Vintage watch reissues or homage pieces are a mixed bag. They can sometimes be a confusing mix of old and new style, and sometimes lose the charm of the original while also missing the mark for contemporary design. Breitling, like many other watchmakers, has a long and storied history, from which it can draw inspiration and, yes, even reissues. The company took a chance and created the AVI Reference 765 1953 Re-Edition, a watch based almost completely on the original 765 AVI from the 1950s. The pilot’s chronograph looks decent on the surface, so let’s get a feel for what makes it tick.
It’s a pilot’s watch, alright, but it isn’t just another chronograph. The 1953 Re-Edition features hand-applied Super-LumiNova with a color that is formulated to be almost identical to the original watch’s luminescent material. The case itself is identical to that of the original, and there are three screws holding the bezel in place, which are all in the exact positions they were on the 1953 timepiece.
Breitling says that the only modern conessions made on the watch are its improved water resistance, which is now up to 30 meters, and the removal of the Geneve text from the watch’s dial. Under the hood, the Breitling Calibre B09 hand-wind movement ticks away at 28,800 vibrations per hour, and features a 70-hour power reserve when fully wound.
Even though it’s a limited edition watch that focuses heavily on being as close to its 70-year-old predecessor as possible, the Re-Edition feels and looks about as modern as it gets. Perhaps that’s a sign that the original 41mm watch was advanced for its time, but it’s likely a better sign that many of Breitling’s designs are timeless.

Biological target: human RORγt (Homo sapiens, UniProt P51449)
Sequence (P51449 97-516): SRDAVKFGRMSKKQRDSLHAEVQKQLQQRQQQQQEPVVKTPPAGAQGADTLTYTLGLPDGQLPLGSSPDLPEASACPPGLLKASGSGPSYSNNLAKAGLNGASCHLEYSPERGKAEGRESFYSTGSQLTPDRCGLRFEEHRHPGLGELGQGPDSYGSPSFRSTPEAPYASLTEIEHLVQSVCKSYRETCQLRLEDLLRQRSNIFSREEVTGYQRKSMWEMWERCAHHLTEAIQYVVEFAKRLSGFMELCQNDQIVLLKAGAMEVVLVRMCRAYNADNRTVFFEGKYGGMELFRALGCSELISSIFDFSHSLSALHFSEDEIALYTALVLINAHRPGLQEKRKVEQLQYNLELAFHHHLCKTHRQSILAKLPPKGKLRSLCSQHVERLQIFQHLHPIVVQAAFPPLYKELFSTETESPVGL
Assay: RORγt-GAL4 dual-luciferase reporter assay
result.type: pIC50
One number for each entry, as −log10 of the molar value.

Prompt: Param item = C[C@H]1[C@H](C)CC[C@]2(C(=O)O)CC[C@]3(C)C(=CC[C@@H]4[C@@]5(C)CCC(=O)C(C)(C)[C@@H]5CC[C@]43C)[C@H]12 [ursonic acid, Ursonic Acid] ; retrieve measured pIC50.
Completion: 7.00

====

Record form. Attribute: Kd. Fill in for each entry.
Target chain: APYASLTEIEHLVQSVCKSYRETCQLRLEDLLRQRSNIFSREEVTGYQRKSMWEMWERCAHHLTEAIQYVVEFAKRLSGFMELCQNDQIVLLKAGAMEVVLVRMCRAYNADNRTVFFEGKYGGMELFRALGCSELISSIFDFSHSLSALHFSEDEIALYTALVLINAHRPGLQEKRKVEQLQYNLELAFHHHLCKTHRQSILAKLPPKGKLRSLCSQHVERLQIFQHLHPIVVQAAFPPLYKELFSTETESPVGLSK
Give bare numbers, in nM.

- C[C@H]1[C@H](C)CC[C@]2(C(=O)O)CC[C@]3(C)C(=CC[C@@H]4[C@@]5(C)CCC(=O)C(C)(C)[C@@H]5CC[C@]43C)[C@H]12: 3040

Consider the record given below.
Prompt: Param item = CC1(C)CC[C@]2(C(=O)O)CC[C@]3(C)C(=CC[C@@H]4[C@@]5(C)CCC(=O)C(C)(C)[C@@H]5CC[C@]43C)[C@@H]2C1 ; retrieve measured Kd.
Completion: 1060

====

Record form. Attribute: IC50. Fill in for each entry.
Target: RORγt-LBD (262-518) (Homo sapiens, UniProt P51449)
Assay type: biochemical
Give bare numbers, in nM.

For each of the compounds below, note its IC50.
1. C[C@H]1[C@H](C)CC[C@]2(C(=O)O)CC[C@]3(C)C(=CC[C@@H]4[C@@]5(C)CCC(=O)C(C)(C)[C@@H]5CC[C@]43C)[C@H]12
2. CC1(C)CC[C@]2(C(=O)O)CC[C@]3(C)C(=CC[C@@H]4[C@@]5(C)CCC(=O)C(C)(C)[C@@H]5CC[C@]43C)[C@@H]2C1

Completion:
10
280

On the wrist, the watch feels solid but compact, and wears easily on even small wrists. Despite its highly polished bezel and lug tops, the Re-Edition isn’t flashy or gaudy, but it’s best worn on a leather strap to keep the “bling factor” to a minimum. The domed sapphire crystal further bolsters the watch’s vintage appeal, and gives the dial a gentle distorted look as the light plays with it from various angles. Large numeric hour markers make it easy to instantly read the time, and the three chronograph sub-registers are clearly labeled in white text over the black dial.
Interacting with the watch is a joy, partially because of its buttery smooth hand-wound movement, but also because of its hefty chronograph pushers, which require some muscle to operate but feel great in the hand. Beyond the somewhat standard 12-hour chronograph display, the Re-Edition features the same 15-minute timer dial, which was originally used to track aircraft inspections, which were not to exceed the 15-minute mark.
Breitling has done something special with the 1953 Re-Edition, but it wouldn’t have been possible if the original watch hadn’t been so relatable to today’s tastes and expectations. After all, making a watch that is nearly identical to one from decades ago only really works if the original timepiece stands the test of time. Lucky for Breitling, it does, and the Re-Edition is a great addition to any collection with modern updates that will help it keep ticking for decades to come.